The name ‘Nairobi’ is derived from the Masai phrase ‘Enkare Nyirobi’, which means ‘the place of cold waters’.
Originally not much more than a swampy watering hole for Masai tribes, Kenya’s capital city grew with the advent of the railway in 1899. Today Nairobi is the largest African city between Johannesburg and Cairo.
The thriving modern capital of Nairobi, which is situated just 138 kilometres South of the equator, has in a single century risen from not much more than a swampland into a city with a conveniently compact CBD where it is easy to tap into modern urban African life.
Besides being a convenient place to take care of administrative matters, Nairobi has much to offer to visitors and besides a range of restaurants, clubs, pubs and discos, some may like to visit the City Market, the National Museum, the Arboretum or the outstanding Kenya Railway Museum.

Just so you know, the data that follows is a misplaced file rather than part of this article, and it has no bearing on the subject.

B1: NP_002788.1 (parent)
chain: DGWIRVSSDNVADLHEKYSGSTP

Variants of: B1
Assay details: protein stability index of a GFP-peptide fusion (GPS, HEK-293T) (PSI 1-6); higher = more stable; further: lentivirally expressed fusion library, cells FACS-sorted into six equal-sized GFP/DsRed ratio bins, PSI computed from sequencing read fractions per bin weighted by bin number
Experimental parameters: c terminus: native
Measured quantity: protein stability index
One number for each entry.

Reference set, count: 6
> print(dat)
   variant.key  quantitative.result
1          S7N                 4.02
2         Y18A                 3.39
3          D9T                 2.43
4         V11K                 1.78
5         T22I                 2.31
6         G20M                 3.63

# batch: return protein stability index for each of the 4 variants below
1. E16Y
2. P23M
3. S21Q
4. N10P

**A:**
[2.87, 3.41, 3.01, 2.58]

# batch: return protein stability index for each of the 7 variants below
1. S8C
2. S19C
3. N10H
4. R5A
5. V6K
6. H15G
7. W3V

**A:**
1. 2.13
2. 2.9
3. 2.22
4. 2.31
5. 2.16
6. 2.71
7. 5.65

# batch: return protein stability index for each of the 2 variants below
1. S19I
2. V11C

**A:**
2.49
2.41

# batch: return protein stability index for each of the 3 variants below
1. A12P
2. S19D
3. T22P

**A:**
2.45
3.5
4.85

Modern Nairobi is a cosmopolitan city that does not seem to sleep. The entire town has a limitless energy, and is characterized by great contrasts of race, tribe and origin. It may be worthwhile mentioning that petty crime has been reported and that visitors should be cautious in the city especially at night.